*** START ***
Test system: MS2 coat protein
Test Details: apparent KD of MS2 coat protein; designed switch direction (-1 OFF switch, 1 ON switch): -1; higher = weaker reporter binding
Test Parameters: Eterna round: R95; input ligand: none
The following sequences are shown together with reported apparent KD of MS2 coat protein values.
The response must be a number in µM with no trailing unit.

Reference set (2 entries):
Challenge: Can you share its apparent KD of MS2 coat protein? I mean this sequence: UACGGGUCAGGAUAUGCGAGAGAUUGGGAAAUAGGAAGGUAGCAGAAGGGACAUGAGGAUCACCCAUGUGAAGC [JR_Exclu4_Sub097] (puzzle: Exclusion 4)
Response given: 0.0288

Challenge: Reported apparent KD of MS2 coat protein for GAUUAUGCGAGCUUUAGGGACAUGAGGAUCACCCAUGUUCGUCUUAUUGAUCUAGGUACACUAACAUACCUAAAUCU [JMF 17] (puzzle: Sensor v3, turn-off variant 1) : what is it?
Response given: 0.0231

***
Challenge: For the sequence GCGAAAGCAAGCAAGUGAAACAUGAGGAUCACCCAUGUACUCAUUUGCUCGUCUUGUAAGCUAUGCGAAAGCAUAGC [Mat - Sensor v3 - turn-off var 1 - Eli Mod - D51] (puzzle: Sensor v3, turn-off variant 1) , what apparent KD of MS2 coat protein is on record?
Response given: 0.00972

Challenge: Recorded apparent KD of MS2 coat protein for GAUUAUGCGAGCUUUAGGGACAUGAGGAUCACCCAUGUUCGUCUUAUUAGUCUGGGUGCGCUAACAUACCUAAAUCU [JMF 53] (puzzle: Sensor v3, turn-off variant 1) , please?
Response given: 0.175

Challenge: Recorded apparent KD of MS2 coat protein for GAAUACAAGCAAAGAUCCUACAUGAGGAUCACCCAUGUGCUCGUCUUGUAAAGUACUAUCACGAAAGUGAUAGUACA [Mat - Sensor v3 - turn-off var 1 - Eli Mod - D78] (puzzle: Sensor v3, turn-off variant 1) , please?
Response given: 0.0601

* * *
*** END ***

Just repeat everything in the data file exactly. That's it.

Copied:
Test system: MS2 coat protein
Test Details: apparent KD of MS2 coat protein; designed switch direction (-1 OFF switch, 1 ON switch): -1; higher = weaker reporter binding
Test Parameters: Eterna round: R95; input ligand: none
The following sequences are shown together with reported apparent KD of MS2 coat protein values.
The response must be a number in µM with no trailing unit.

Reference set (2 entries):
Challenge: Can you share its apparent KD of MS2 coat protein? I mean this sequence: UACGGGUCAGGAUAUGCGAGAGAUUGGGAAAUAGGAAGGUAGCAGAAGGGACAUGAGGAUCACCCAUGUGAAGC [JR_Exclu4_Sub097] (puzzle: Exclusion 4)
Response given: 0.0288

Challenge: Reported apparent KD of MS2 coat protein for GAUUAUGCGAGCUUUAGGGACAUGAGGAUCACCCAUGUUCGUCUUAUUGAUCUAGGUACACUAACAUACCUAAAUCU [JMF 17] (puzzle: Sensor v3, turn-off variant 1) : what is it?
Response given: 0.0231

***
Challenge: For the sequence GCGAAAGCAAGCAAGUGAAACAUGAGGAUCACCCAUGUACUCAUUUGCUCGUCUUGUAAGCUAUGCGAAAGCAUAGC [Mat - Sensor v3 - turn-off var 1 - Eli Mod - D51] (puzzle: Sensor v3, turn-off variant 1) , what apparent KD of MS2 coat protein is on record?
Response given: 0.00972

Challenge: Recorded apparent KD of MS2 coat protein for GAUUAUGCGAGCUUUAGGGACAUGAGGAUCACCCAUGUUCGUCUUAUUAGUCUGGGUGCGCUAACAUACCUAAAUCU [JMF 53] (puzzle: Sensor v3, turn-off variant 1) , please?
Response given: 0.175

Challenge: Recorded apparent KD of MS2 coat protein for GAAUACAAGCAAAGAUCCUACAUGAGGAUCACCCAUGUGCUCGUCUUGUAAAGUACUAUCACGAAAGUGAUAGUACA [Mat - Sensor v3 - turn-off var 1 - Eli Mod - D78] (puzzle: Sensor v3, turn-off variant 1) , please?
Response given: 0.0601

* * *